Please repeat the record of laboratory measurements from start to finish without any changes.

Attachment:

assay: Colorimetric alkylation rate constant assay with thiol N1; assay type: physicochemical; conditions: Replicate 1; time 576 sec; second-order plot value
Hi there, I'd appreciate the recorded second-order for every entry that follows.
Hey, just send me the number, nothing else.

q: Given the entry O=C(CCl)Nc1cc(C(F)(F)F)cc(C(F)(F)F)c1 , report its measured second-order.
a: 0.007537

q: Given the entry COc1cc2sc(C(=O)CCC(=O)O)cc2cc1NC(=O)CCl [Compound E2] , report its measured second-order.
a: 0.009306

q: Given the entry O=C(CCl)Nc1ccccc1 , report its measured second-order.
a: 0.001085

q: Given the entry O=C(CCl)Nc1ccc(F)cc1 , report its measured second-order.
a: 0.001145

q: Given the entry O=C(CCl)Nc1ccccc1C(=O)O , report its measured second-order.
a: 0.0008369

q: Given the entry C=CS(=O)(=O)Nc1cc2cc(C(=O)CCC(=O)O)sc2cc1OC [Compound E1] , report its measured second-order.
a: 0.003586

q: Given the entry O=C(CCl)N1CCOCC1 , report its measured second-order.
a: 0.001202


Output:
assay: Colorimetric alkylation rate constant assay with thiol N1; assay type: physicochemical; conditions: Replicate 1; time 576 sec; second-order plot value
Hi there, I'd appreciate the recorded second-order for every entry that follows.
Hey, just send me the number, nothing else.

q: Given the entry O=C(CCl)Nc1cc(C(F)(F)F)cc(C(F)(F)F)c1 , report its measured second-order.
a: 0.007537

q: Given the entry COc1cc2sc(C(=O)CCC(=O)O)cc2cc1NC(=O)CCl [Compound E2] , report its measured second-order.
a: 0.009306

q: Given the entry O=C(CCl)Nc1ccccc1 , report its measured second-order.
a: 0.001085

q: Given the entry O=C(CCl)Nc1ccc(F)cc1 , report its measured second-order.
a: 0.001145

q: Given the entry O=C(CCl)Nc1ccccc1C(=O)O , report its measured second-order.
a: 0.0008369

q: Given the entry C=CS(=O)(=O)Nc1cc2cc(C(=O)CCC(=O)O)sc2cc1OC [Compound E1] , report its measured second-order.
a: 0.003586

q: Given the entry O=C(CCl)N1CCOCC1 , report its measured second-order.
a: 0.001202